Risbecia ghardaqana

Risbecia ghardaqana

Sharm El Sheikh, Egypt
September 1996
Photo courtesy of Erwin Kohler

Risbecia ghardaqana (Gohar & Aboul-Ela, 1957)

Species making up the genus Risbecia are truly beautiful, but the taxonomy of the group has always baffled me. Risbecia ghardaqana is quite similar to Risbecia imperialis, R. pulchella and even Chromodoris annulata. All have yellow-orange spots and a purple marginal band around the mantle. Aside from C. annulata I have often questioned their separate species status.

If you buy into the separate species status, R. ghardaqana is found exclusively in the Red Sea. Rudman states that the orange spots of R. ghardaqana are larger and more numerous than the spotting on R. pulchella which co-occurs with it.

I think the most interesting things about the Risbecia's are their magical gill movements and their tailing behavior. The gill movement I refer to is a rhythmic wave of the gills as the animals crawl. One might hypothesize that this action might provide greater opportunity for respiration, by increasing the volume of water the gills are exposed to.

Tailing is an interesting behavior discussed previously in our Branch of the Week feature on Risbecia pulchella As seen here, one animal follows the other, by maintaining contact with the front animals tail. Many have speculated on the purpose of such a behavior, as most behaviors of this sort certainly benefit the organism in some way and are not simply coincidental.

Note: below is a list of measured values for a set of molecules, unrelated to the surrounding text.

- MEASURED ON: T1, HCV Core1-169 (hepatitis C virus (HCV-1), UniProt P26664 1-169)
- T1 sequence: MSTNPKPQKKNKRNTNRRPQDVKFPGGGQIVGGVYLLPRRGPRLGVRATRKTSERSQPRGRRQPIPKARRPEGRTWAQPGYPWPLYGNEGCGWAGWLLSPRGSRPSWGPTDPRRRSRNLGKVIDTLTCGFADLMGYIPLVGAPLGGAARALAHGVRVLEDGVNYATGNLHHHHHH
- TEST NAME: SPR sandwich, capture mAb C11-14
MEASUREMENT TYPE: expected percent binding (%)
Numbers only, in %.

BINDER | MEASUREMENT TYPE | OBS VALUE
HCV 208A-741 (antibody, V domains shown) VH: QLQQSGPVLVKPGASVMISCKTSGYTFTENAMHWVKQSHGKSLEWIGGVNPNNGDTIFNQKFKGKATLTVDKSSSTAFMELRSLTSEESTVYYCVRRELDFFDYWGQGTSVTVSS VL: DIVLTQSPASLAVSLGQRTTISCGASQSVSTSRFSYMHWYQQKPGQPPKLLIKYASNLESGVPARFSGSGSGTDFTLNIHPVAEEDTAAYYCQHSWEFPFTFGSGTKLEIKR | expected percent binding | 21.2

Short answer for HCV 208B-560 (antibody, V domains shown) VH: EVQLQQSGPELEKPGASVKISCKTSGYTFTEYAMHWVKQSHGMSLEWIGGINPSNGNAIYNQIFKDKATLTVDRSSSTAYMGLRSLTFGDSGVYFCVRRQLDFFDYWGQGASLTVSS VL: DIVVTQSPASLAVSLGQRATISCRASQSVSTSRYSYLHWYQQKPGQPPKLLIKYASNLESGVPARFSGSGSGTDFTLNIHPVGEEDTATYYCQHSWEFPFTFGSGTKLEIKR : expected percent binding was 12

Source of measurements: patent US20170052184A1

Erwin's photos here provide us some interesting insight into this beautiful species biology. I invite you visit Erwin's Medslugs site to sample the many terrific species profiles he offers. Of even more value is Erwin's List of the Opisthobranchs of the World where you can go to find virtually every photograph of sea slugs on the internet today. I use it daily and cannot thank Erwin enough for the time and energy he puts into keeping this valuable resource current.

Thanks from all of us Erwin.

Dave Behrens
Danville, Calif
Mar.. 2000

Photo Contributor:
Erwin Kohler
Darmstadt, Germany
Erwin at the Maldives, 1999

I started diving and underwater photography in 1989. First equipment: Nikonos V, SB 103 strobe, several Sea&Sea close-ups. With the years I specialized in macro photography - since summer ´96 nothing but sea slugs (in German I´m called "Nacktschneckenjaeger", i.e. slug-hunter) and flatworms (for Wolfgang Seifarth's Marine Flatworm Page). In November 1996 I sold my equipment except the flashgun and bought a new one: NIKON F 90 X with NIKON 105mm micro-lens, SEALUX housing and SUBTRONIC MEGA flashgun, SB 103 is used as slave. In March 1999 I tested how much time it takes to get the housing full of water (7 seconds)...Now I'm working with another F 90 again, a 90mm TAMRON macro lens and a SUBTRONIC APLHA MACRO as slave flashgun. The year 2000 diving schedule is determined by the Mediterranean Sea: Spain, Cyprus and Lebanon.

Send Erwin e-mail at Medslugs.Koehler@t-online.de

Taxonomic information courtesy of:

David W. Behrens

Author: Pacific Coast Nudibranchs
Co-Author Coral Reef Animals of the Indo Pacific
Propriator of Sea Challengers Natural History Books

Send Dave mail at seachalleng@earthlink.net

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